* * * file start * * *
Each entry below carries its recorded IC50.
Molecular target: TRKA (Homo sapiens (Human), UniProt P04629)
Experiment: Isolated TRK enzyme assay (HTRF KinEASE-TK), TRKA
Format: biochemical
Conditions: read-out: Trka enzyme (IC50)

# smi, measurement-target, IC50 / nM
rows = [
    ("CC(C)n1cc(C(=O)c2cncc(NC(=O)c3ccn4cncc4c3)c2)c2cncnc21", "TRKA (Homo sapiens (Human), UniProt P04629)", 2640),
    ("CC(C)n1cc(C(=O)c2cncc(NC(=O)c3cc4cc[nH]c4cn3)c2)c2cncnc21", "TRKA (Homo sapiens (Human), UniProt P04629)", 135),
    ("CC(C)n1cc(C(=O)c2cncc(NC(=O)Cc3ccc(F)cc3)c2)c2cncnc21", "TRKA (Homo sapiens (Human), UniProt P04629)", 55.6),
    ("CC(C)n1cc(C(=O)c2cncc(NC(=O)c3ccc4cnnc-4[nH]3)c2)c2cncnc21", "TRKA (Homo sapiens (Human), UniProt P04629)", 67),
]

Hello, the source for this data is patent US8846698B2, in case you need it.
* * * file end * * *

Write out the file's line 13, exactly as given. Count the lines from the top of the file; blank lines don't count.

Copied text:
Hello, the source for this data is patent US8846698B2, in case you need it.